Faulty FBI Background Checks for Employment

NELP released a new analysis today that documents the serious impact of faulty FBI background checks on thousands of workers and makes the case for Congressional action to address the issue.

The problem is that nearly half of FBI background checks fail to include information on the outcome of a case after an arrest—fundamental information such as whether a charge was dismissed. These inaccurate and incomplete records seriously prejudice the employment prospects of an estimated 600,000 workers every year, according to our estimates.

The policy brief, Faulty FBI Background Checks for Employment: Correcting FBI Records is Key to Criminal Justice Reform, builds on our comprehensive 2013 report, Wanted: Accurate FBI Background Checks for Employment. The new policy brief shows that the number of FBI background checks has continued increase, while the FBI has failed to make any measurable progress to correct errors and update material information in the roughly 17 million FBI background checks generated each year for employment purposes.

In 10 states, for example, more than 50 percent of the arrests reported by the FBI failed to include disposition information on the outcome of the case. Worse yet, the FBI has failed to enforce existing regulations that require states to provide updated information in a timely fashion and preclude the reporting of non-serious offenses.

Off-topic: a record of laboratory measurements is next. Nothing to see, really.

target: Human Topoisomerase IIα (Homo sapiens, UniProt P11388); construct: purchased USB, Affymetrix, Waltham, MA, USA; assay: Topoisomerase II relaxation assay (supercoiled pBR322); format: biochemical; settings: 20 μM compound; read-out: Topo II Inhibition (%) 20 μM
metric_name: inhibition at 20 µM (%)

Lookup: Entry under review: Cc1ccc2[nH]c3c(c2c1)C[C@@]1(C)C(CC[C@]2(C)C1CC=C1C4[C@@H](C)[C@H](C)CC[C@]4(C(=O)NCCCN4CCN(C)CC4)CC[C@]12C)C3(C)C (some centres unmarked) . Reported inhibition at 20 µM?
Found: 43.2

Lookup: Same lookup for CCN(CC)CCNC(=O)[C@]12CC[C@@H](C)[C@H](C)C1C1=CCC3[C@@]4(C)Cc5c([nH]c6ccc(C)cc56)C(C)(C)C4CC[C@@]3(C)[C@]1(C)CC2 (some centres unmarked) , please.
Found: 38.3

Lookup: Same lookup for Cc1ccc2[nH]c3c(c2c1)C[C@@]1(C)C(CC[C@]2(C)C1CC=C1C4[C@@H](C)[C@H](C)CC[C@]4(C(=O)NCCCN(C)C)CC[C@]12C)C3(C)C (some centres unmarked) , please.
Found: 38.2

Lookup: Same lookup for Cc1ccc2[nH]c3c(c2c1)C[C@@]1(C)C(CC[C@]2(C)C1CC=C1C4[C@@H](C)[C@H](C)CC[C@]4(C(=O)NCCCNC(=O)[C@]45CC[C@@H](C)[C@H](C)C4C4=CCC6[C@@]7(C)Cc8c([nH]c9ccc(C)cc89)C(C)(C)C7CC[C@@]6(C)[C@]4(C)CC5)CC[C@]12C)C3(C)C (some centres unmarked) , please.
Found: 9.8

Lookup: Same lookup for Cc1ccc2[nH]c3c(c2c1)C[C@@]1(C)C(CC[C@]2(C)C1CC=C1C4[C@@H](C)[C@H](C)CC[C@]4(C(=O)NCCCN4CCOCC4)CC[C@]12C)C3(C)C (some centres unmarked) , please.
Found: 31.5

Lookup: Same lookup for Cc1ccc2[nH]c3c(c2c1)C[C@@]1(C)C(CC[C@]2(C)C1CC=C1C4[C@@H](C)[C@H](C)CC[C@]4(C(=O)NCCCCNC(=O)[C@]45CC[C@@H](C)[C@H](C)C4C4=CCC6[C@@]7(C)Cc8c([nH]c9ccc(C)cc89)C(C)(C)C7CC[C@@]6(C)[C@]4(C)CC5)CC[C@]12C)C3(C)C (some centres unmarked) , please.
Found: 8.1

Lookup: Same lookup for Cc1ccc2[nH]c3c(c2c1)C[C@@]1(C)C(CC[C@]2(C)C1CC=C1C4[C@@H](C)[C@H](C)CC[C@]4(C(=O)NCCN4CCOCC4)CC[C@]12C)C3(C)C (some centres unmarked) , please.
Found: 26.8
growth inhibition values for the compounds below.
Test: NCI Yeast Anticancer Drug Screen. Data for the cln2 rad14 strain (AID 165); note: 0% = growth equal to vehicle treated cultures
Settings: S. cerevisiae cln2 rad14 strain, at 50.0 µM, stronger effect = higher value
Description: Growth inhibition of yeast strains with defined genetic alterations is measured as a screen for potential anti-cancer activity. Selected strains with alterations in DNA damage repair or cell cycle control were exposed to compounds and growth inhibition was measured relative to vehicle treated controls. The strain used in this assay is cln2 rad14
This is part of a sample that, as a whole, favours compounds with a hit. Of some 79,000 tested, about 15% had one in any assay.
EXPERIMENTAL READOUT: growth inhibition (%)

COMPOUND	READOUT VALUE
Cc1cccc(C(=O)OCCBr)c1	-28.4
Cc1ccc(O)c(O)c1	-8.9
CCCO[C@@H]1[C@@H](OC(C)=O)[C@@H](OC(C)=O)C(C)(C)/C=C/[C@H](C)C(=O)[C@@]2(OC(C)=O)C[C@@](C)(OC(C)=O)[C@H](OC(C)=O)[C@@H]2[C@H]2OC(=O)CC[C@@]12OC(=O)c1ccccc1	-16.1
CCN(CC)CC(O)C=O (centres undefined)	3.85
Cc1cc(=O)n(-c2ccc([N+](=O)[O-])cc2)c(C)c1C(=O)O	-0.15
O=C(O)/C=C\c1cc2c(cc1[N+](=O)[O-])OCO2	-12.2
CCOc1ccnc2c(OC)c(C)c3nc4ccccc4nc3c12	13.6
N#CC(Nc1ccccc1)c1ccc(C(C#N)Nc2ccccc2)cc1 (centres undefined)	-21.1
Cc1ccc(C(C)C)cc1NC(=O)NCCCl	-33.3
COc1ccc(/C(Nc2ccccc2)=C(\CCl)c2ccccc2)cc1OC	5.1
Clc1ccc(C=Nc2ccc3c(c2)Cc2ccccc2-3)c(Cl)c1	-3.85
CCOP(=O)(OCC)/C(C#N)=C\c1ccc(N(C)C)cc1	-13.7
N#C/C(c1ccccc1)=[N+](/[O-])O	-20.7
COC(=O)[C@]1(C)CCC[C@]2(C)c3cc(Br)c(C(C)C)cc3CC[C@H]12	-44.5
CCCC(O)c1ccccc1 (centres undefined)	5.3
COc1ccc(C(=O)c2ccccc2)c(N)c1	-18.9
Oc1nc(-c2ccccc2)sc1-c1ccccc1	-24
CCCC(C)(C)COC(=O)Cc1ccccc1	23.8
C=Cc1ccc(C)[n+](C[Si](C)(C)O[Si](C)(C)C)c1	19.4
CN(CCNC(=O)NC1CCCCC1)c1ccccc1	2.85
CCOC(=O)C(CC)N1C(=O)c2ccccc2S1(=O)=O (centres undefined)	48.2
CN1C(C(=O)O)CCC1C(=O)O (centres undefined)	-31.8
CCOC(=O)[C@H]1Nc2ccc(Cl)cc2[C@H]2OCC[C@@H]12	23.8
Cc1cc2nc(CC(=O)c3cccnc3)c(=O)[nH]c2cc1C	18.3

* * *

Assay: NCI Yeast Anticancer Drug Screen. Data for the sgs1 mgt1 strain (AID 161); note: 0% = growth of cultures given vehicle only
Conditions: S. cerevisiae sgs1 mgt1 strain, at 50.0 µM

The good news is that there’s strong bipartisan support in Congress to reform the faulty FBI background checks, which undermine the employment prospects of large numbers of Americans, especially people of color. Earlier this year, Senate Judiciary Committee leaders Senator Charles Grassley and Senator Patrick Leahy wrote to the FBI seeking details about the FBI’s background checks, which resulted in this September 2015 response from the agency detailing its current policies and practices.

The bipartisan criminal justice reform bill that recently passed the Judiciary Committee (S. 2123) takes an important first step to address the issue; more comprehensive bipartisan legislation also has been introduced in both the Senate and House (S. 675/H.R. 1672), led by Senator Cory Booker.

The release of NELP’s policy brief coincides with today’s Senate Judiciary Committee oversight hearing of the FBI, where FBI Director Comey will be testifying.


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